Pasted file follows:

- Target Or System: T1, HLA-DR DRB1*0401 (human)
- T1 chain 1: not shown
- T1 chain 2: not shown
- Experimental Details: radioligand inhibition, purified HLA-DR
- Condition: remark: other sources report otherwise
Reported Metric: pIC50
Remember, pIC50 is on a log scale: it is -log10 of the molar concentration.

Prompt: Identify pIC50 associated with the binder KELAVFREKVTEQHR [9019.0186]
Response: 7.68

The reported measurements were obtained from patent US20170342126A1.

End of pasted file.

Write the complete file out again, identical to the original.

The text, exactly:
- Target Or System: T1, HLA-DR DRB1*0401 (human)
- T1 chain 1: not shown
- T1 chain 2: not shown
- Experimental Details: radioligand inhibition, purified HLA-DR
- Condition: remark: other sources report otherwise
Reported Metric: pIC50
Remember, pIC50 is on a log scale: it is -log10 of the molar concentration.

Prompt: Identify pIC50 associated with the binder KELAVFREKVTEQHR [9019.0186]
Response: 7.68

The reported measurements were obtained from patent US20170342126A1.